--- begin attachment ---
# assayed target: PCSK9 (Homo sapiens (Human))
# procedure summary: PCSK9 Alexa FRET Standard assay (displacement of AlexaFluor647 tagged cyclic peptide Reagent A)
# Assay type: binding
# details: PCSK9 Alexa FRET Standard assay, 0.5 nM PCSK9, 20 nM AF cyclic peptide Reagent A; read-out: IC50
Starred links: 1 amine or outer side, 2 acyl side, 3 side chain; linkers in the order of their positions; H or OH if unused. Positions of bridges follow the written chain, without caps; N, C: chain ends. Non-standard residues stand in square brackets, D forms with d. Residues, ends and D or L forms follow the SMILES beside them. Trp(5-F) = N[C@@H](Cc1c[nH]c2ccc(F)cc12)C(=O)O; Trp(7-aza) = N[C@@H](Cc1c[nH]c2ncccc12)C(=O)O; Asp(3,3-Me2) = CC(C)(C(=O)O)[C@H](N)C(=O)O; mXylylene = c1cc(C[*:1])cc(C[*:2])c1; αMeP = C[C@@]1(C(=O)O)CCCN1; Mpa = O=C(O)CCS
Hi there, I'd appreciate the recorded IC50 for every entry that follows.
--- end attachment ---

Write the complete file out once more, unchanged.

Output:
# assayed target: PCSK9 (Homo sapiens (Human))
# procedure summary: PCSK9 Alexa FRET Standard assay (displacement of AlexaFluor647 tagged cyclic peptide Reagent A)
# Assay type: binding
# details: PCSK9 Alexa FRET Standard assay, 0.5 nM PCSK9, 20 nM AF cyclic peptide Reagent A; read-out: IC50
Starred links: 1 amine or outer side, 2 acyl side, 3 side chain; linkers in the order of their positions; H or OH if unused. Positions of bridges follow the written chain, without caps; N, C: chain ends. Non-standard residues stand in square brackets, D forms with d. Residues, ends and D or L forms follow the SMILES beside them. Trp(5-F) = N[C@@H](Cc1c[nH]c2ccc(F)cc12)C(=O)O; Trp(7-aza) = N[C@@H](Cc1c[nH]c2ncccc12)C(=O)O; Asp(3,3-Me2) = CC(C)(C(=O)O)[C@H](N)C(=O)O; mXylylene = c1cc(C[*:1])cc(C[*:2])c1; αMeP = C[C@@]1(C(=O)O)CCCN1; Mpa = O=C(O)CCS
Hi there, I'd appreciate the recorded IC50 for every entry that follows.